After several years of missteps and a lack of will, President Muhammadu Buhari finally took the bull by the horns and signed the Petroleum Industry Bill (PIB) into law, thus changing its status to the Petroleum Industry Act (PIA).
However, the after effects of the Act, meant to provide legal, governance, regulatory and fiscal framework for the Nigerian petroleum industry and the development of host communities, seem to have pitted oil producing communities and the Federal Government on opposite paths as the 3% operating expenditure allocated to host communities has continued to be a bone of contention.
We tracked these and three other stories that got Nigerians talking over the past week.
1. PIB becomes PIA
On August 16, President Muhammadu Buhari, signed into law the Petroleum Industry Bill (PIB) after more than 20 years of sitting in the National Assembly.
Reveling on the great feat, Buhari’s spokesperson, Femi Adesina, said in a statement:
“The President assented to the Bill Monday August 16, in his determination to fulfill his constitutional duty. The ceremonial part of the new legislation will be done on Wednesday, after the days of mandatory isolation would have been fulfilled.”
Why it matters
Despite the anticipated gains of transparency and accountability in the petroleum industry, the outrage emanating from the Act, especially from leaders in the Niger Delta region over the allocation of 3% to the host communities, has once again shown the disconnect and mistrust between the central government and other federating units.
It, therefore, speaks to the need for a long term view of the Nigerian project and how to build greater stakeholder mentality through a fundamental restructuring of the system to accommodate fiscal federalism.
2. Atiku’s hat in the ring again
On August 20, insinuations were rife that former Vice President and perennial presidential candidate, Atiku Abubakar, would, once again, vie for the Nigerian presidency in 2023.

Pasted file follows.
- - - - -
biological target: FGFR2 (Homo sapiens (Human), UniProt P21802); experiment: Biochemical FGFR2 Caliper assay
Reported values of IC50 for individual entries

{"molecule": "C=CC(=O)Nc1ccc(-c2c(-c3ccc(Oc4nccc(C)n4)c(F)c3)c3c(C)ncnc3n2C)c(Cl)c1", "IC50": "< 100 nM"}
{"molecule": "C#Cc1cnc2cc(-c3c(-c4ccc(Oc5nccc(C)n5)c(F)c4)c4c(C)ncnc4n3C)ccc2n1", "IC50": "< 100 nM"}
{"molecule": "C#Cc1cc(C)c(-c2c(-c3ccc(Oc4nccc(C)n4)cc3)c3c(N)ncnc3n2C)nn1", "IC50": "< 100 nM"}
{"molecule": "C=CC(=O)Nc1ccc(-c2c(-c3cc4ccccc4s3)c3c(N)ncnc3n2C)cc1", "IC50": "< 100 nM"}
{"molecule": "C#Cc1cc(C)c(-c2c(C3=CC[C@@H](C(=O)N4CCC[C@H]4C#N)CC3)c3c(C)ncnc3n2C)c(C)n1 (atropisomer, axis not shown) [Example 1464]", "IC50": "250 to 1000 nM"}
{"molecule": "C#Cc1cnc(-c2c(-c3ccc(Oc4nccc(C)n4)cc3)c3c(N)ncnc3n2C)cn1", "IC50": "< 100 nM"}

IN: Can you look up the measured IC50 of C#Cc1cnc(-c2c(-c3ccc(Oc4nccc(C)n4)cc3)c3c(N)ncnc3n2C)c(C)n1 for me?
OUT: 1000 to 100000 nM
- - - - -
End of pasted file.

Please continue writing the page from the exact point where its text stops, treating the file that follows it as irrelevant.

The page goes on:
In a leaked memo dated June 29, 2021, Atiku expressed gratitude to members of PDP for their role in the 2019 elections and urged the party to gear up for the 2023 elections.
“It is with utmost respect that I convey to you, my deep appreciation and profound gratitude for the overwhelming support and massive electoral votes cast to support our party, the People’s Democratic Party (PDP), and my candidature for the President of the Federal Republic of Nigeria during the 2019 general elections. Now, we are better equipped, and all our compatriots must team up today towards a new political and economic order that should radically reinvent our beloved country,” he said among others.
Why it matters
Speculations around Atiku’s purported aspirations ahead of 2023 is a signal that the country’s main opposition party may take no heed of the unanimous decision by governors from the southern part of Nigeria to demand that power be returned to the south after President Buhari exits power in 2023.
Though it also shows Atiku as a man of conviction who would not give up on his ambitions, it also portrays him as greedy, one who would, for all selfish reasons, refuse to yield to popular sentiments in pursuit of nation building, peace and stability.
3. ‘Buhari is Nigeria’s messiah’
On August 20, Special Adviser on Media and Publicity to President Buhari, Femi Adesina, described his principal as the Messiah Nigerians were waiting for.
“President Buhari has done what Napoleon couldn’t do. The Bill had defied Obasanjo who introduced it, got the better of Yar’Adua (God rest his soul), worsted Jonathan, but has finally been subdued by Buhari. The President has proven to be adept at concluding things that had long trounced and vanquished many leaders before him.”